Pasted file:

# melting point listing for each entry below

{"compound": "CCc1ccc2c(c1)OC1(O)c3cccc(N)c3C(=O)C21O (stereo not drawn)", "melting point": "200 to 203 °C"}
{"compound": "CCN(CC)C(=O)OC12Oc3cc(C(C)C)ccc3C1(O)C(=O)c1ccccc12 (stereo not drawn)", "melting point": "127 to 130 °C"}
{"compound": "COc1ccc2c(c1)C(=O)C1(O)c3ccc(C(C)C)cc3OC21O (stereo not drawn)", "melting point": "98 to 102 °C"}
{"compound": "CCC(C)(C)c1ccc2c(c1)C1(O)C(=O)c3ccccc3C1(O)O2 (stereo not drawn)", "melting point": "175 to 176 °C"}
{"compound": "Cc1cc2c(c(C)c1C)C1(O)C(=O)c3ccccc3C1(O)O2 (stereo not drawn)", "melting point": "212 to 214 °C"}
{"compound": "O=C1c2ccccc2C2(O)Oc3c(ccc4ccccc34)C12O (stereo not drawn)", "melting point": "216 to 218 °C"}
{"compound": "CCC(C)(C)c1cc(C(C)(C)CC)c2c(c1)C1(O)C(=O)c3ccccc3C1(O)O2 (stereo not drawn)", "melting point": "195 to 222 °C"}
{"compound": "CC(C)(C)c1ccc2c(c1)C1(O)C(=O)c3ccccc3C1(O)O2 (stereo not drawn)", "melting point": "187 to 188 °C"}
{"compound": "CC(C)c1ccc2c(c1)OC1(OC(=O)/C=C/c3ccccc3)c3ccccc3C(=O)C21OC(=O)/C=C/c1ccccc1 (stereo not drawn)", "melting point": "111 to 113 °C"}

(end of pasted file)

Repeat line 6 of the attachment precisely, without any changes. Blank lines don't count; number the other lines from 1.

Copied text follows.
{"compound": "Cc1cc2c(c(C)c1C)C1(O)C(=O)c3ccccc3C1(O)O2 (stereo not drawn)", "melting point": "212 to 214 °C"}